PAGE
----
BAGHDAD (Reuters) - Children discovered the handcuffed and blindfolded corpses of 10 unidentified young men in eastern Baghdad on Thursday, apparently killed by gunshots to the head, Iraqi police said.
Police said residents told them unusual vehicle movements to and from an abandoned building in the area had caught the attention of the children, who waited until the cars had left to investigate.
"Several kids climbed over the wall of the building to enter and they found the 10 bodies inside one of its rooms," said a police officer involved in the investigation.
It was not clear who was behind the killings.
The civil war in neighboring Syria, which has brought sectarian tensions to the boil across the Middle East, has invigorated Sunni insurgents in Iraq who are also exploiting general discontent in the minority Sunni population.
Iraq has also witnessed several incidents suggesting that Shi'ite militias, which have so far stayed out of the violence, may once again be getting involved.
A further 10 people were killed on Thursday in two roadside bombings: one inside a market in Abu Ghraib, west Baghdad, and the second near a fridge repair shop in al-Nasr wal-Salam, around 15 km east of Falluja city, where eight people died.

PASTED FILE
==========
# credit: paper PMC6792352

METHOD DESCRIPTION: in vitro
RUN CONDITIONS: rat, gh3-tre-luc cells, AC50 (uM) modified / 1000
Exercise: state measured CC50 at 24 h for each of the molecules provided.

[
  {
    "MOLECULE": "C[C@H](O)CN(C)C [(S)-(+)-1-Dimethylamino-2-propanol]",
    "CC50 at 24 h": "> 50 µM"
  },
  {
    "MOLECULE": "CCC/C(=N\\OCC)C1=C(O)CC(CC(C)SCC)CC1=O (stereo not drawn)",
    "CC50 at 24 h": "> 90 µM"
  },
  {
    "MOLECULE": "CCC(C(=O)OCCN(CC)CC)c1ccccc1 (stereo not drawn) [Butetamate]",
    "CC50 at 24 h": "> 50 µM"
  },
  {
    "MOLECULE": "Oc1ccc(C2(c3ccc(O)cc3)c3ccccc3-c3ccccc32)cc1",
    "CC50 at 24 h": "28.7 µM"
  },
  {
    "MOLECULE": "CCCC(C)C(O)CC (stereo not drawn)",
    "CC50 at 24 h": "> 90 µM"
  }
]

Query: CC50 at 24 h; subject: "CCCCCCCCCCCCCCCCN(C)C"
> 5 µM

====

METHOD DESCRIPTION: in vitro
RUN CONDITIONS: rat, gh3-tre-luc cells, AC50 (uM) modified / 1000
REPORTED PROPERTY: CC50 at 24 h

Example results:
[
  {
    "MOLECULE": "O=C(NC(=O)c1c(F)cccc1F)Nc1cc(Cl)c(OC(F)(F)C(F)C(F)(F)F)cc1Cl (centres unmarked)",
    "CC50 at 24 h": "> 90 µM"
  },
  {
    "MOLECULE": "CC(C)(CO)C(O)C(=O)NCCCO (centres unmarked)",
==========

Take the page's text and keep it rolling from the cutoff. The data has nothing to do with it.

"When it exploded we saw some people killed, most of them women," 42-year-old clothes shop owner Ayad Mohammed said of the al-Nasr wal-Salam attack. "Ambulances couldn't come near the scene, so we carried the wounded people to the main street."
Around 800 Iraqis were killed in acts of violence in August, with Baghdad the worst affected governorate, according to the United Nations.
Intensifying violence has raised concerns of a return to wider conflict in a country where Shi'ite Muslims, Sunnis and ethnic Kurds have yet to find a stable way of sharing power.
"The recent escalation of violence all over Iraq is extremely worrying and jeopardizes efforts at political reconciliation," acting U.N. envoy to Iraq Gyorgy Busztin said in a statement.
"The authorities should do their utmost to ensure that measures are put in place to stop the bloodshed."
(Reporting by Kareem Raheem; Writing by Suadad al-Salhy; Editing by Isabel Coles and Alison Williams)